KnowBe4 has been warning against "CEO Fraud" emails for a few months now, the FBI also calls them "Business Email Compromise" (BEC). I had been hoping we would get one of these ourselves, and lo and behold, we received one of these phishing schemes ourselves last week. It was spoofed "from our CTO" Alin Irimie to our Financial Controller Alanna Cormier. Here is how it looked in gmail, after she clicked on Reply.
Since we send millions of simulated phishing to our 2,000 enterprise customers every year, we like to think we know what we are doing, so we decided to have some fun with these scammers.
The attacker must have only done some superficial research about us, because he did identify our CTO and our Controller. If he would have spent 2 minutes more, and looked at what we do, he might have changed his mind!
When we had a look at the headers it was clear that this was a clear attempt at wire fraud.
The headers seem to indicate that they signed up for a hosting account with Godaddy to get access to a mail delivery system and then hacked an open source web mail client (RoundCube), to easily spoof email headers.
They route the mail from their local RoundCube email client through Godaddy... and pick up the replied to emails on AOL. We asked our controller Alanna to reply back and to simply ask "how much and where to?" We got an immediate reply with bank wire information, which you see here:
The bank and the routing number are real, but the company, name and address are all false. We asked Alanna to send him another email with apologies she was late, and if "Alin" would be OK if we sent it a bit later. The hacker answered right away that was OK but it would be preferable if we could do it today. Yeah, sure.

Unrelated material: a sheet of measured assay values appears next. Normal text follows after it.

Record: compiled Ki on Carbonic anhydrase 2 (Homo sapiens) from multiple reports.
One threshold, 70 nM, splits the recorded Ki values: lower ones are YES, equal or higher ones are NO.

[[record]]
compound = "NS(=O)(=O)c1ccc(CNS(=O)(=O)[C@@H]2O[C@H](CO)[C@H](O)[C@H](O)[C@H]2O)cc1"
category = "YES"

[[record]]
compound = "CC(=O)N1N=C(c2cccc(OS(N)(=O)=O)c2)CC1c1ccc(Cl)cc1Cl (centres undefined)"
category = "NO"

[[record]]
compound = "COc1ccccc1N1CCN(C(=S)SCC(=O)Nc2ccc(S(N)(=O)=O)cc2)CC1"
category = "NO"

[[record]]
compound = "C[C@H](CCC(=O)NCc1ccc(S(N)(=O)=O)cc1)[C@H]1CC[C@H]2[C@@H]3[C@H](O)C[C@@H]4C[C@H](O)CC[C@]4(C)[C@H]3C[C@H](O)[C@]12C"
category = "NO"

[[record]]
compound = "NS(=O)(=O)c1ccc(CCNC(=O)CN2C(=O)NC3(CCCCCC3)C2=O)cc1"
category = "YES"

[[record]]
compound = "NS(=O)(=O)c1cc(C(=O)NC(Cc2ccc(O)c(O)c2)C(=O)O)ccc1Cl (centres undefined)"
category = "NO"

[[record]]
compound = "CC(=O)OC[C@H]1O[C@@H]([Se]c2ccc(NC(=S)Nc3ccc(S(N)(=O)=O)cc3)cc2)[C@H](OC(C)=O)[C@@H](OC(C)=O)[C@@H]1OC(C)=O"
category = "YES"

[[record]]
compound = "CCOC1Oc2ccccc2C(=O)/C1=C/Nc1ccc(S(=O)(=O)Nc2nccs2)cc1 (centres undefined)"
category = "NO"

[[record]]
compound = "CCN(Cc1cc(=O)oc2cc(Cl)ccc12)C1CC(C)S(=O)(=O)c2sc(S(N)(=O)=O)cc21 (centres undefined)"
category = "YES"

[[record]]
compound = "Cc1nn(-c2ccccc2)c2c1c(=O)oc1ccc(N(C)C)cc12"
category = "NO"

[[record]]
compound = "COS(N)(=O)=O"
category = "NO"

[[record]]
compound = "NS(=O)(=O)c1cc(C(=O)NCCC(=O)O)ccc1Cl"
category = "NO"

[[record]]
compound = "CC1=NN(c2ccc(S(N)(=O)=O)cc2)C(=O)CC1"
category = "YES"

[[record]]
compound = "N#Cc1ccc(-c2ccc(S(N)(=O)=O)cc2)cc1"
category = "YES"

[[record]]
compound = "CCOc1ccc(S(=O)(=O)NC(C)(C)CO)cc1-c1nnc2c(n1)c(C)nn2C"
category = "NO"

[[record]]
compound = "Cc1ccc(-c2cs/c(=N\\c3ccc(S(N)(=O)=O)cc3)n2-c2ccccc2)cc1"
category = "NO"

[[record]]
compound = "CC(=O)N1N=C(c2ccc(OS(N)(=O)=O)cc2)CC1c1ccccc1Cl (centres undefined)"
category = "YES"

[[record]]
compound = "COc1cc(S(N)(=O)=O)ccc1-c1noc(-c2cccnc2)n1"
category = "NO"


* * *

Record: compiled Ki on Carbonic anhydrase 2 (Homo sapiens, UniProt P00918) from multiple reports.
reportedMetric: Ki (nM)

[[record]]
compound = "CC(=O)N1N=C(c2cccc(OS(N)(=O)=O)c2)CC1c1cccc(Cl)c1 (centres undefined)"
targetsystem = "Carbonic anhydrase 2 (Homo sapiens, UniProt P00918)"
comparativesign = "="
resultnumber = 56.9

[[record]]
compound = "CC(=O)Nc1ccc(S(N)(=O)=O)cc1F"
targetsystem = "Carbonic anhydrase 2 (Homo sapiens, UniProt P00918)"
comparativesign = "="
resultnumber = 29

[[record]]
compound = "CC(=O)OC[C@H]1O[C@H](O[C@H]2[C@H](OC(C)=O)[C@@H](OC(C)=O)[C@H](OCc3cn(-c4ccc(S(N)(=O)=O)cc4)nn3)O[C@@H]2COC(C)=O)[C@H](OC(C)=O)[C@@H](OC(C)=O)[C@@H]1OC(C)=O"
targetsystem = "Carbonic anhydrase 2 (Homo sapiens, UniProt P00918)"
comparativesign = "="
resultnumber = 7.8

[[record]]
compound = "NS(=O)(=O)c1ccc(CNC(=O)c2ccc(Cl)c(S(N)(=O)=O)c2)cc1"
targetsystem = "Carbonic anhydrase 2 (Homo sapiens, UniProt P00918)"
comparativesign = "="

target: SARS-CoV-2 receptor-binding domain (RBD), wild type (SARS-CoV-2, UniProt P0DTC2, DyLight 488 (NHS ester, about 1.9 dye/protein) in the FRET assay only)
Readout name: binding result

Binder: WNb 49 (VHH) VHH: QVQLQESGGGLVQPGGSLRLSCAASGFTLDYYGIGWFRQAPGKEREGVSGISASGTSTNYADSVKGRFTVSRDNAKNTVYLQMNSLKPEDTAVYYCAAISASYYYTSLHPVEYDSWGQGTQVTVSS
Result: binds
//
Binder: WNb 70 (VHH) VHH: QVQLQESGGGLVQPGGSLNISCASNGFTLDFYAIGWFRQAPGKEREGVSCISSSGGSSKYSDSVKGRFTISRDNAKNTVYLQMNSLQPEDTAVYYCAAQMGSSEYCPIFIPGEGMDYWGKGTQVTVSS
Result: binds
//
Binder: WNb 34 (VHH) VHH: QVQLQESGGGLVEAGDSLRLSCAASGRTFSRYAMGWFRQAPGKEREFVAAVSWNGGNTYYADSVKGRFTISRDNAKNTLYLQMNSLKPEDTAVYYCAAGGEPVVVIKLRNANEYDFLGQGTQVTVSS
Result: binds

We were very interested in knowing more, so we decided to phish back the scammer and send them an email that we thought they would fall for and get his IP address. This is how our PST Creation console looks. It's simple, has everything you need and nothing you don't.
Since he was using AOL for his scam emails we thought it would be fun to phish him back with what you see below, it would certainly make him worried!
The landing page was scraped from AOL and this is where we dropped the criminal.
Well, the bad guy got scammed back!
He immediately logged in and that is how we obtained his IP address. Here is how our platform shows if someone clicks on a link or enters data:
At this point we reported the scammer to the AOL security team and the FBI's Internet Crime Complaint Center (IC3).
The damage these cyber criminals do is astounding. The FBI has reported hundreds of millions of damage. About one third of people immediately spot the fraud, about one third is confused, ask a question and ultimately do not transfer, and about one third report back to the scammer and tell him that the transfer has been made. One fraudster can get up to 250,000 in fraudulent transfers done per month.
- The most advanced antivirus did not stop this attack.
- Firewalls did not stop this attack.
- Spam filters on the workstation and the email server did not stop this attack.
- Two-Factor authentication did not stop this attack.
- Intrusion Detection and/or Intrusion Prevention did not stop this attack.
- Secure Web Applications did not stop this attack.
- Encryption of data at rest and in flight did not stop this attack.
Alanna Cormier, Knowbe4's Financial Controller received Kevin Mitnick Security Awareness Training and stopped this attack.
You have to deploy defense-in-depth which has as its outer layer the very important points of Policy, Procedures & Awareness.
As you can see, it is extremely important to train employees against social engineering attacks like these, they are very costly when the hacker gets wire transfers out of the country. Effective security awareness training that combined interactive training and frequent simulated phishing attacks is a must these days. Find out how affordable this is today and be pleasantly surprised.